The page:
UC-II Collagen

This is an undenatured type II collagen that is also reported to support joint health. It is included in a number of Osteo Bi-Flex products. In supplements, it is most often derived from chicken sternum cartilage. UC-II collagen has shown positive results in independent studies of osteoarthritis treatment.

One study noted that subjects with osteoarthritis of the knee who took UC-II collagen reported a 40% improvement in physical function, stiffness, and pain. This is significant compared to the 15.4% improvement among those taking a combination of glucosamine and chondroitin in the same study.


Methylsulfonylmethane (MSM) is often sold alone as a dietary supplement for a number of health conditions, including osteoarthritis. Some Osteo Bi-Flex products contain it and typically say "with MSM" on the package.

MSM is a compound that contains sulfur, which is required by the body's connective tissue. It is thought to fight inflammation, though one study found the benefits to be minimal. It also notes that the clinical significance of MSM and osteoarthritis is unknown.

Supplements that are strictly MSM have been known to have side effects, including upset stomach and diarrhea. It also should not be taken with blood thinners. Discuss this with your doctor as the amount of MSM found in a particular Osteo Bi-Flex product might not be right for you.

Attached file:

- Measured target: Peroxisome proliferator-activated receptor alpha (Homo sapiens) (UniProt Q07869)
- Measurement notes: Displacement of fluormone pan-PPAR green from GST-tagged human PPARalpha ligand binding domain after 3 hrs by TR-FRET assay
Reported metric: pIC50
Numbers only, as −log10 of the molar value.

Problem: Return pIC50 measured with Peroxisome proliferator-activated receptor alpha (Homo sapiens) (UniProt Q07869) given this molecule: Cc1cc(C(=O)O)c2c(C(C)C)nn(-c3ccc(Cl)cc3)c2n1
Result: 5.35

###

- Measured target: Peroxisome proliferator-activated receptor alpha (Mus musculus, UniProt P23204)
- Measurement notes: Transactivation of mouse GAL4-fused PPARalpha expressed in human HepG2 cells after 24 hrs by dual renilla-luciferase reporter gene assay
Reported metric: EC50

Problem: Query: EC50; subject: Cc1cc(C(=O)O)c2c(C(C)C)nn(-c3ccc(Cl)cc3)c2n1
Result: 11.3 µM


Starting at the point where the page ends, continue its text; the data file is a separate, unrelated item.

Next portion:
Warnings and Precautions 

While it can be easy to think that dietary supplements are safe because they're sold over-the-counter, it's important to discuss this with your doctor. The various formulas of Osteo Bi-Flex contain a number of ingredients that they may caution you against taking depending on your medical history. Consider these precautions:

  • Allergies: Shellfish allergies are a concern with some Osteo B-Flex products. Also, some people have allergic reactions to glucosamine (which can be derived from shellfish) or chondroitin.
  • Pregnant or nursing: It is recommended that people who are pregnant or nursing consult their physician before taking any Osteo Bi-Flex product.
  • Drug interactions: It seems that there are few drug interactions to be concerned with when taking Osteo Bi-Flex. The anticoagulants Coumadin (warfarin) and Miradon (anisindione) are two that have been noted. If you take any medications, check with your doctor before taking Osteo Bi-Flex.

A Word From Verywell

Many people dealing with osteoarthritis have found some relief through the regular use of Osteo Bi-Flex. It is available in a variety of formulas and most require just one or two caplets to be taken each day.

The American College of Rheumatology says that if you've found relief from supplements that include glucosamine or chondroitin, there's no reason to stop taking it. However, they also note that these products will not work for everyone.

While there are studies that back up the benefits of some ingredients found in Osteo Bi-Flex, the supplements themselves have not been tested. Now that you know what's inside this supplement, you can have an informed conversation with your doctor about whether they're right for you.